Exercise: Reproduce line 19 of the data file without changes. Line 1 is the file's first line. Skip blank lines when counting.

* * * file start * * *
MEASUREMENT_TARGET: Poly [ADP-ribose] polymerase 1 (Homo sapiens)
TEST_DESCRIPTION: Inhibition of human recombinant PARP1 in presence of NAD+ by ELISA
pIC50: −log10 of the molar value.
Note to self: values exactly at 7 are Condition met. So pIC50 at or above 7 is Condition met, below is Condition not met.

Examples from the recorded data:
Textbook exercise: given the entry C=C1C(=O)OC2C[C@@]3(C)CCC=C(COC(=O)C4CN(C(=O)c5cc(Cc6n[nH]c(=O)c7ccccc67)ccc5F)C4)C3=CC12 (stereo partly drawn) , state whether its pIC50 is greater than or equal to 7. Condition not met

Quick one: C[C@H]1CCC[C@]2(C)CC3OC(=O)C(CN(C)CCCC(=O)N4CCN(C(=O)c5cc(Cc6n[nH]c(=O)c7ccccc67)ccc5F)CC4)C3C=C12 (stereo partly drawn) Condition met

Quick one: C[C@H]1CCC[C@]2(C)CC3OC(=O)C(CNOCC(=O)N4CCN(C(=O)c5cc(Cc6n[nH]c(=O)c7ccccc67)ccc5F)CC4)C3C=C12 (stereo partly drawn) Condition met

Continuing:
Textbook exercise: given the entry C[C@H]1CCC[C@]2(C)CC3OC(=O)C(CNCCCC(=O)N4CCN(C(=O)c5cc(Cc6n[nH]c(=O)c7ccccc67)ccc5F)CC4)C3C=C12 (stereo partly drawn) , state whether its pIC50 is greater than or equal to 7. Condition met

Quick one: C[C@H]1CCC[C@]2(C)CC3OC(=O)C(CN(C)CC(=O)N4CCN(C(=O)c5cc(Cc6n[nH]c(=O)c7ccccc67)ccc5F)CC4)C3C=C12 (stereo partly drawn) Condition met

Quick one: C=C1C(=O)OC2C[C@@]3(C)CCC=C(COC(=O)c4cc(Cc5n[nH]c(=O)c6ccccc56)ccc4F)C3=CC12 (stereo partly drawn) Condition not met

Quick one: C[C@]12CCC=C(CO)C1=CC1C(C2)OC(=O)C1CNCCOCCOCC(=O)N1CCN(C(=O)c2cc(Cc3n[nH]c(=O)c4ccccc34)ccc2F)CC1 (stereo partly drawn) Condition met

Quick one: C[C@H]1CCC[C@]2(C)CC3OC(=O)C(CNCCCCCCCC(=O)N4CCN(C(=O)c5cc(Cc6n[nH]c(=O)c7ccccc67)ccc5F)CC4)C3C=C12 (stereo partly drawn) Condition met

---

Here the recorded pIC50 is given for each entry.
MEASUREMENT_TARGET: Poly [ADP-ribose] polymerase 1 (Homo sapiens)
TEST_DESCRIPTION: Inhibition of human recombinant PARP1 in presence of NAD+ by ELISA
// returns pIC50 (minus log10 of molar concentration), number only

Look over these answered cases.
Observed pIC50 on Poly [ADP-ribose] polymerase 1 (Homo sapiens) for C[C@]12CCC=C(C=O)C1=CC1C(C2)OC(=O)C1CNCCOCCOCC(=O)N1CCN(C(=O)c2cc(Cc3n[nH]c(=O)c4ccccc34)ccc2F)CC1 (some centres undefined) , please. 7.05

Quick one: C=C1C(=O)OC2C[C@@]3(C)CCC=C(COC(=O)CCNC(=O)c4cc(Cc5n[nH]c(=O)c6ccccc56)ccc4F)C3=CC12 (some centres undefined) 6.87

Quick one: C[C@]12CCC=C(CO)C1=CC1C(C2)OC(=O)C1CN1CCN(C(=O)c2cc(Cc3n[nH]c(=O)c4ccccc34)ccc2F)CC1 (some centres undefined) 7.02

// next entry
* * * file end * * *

// returns pIC50 (minus log10 of molar concentration), number only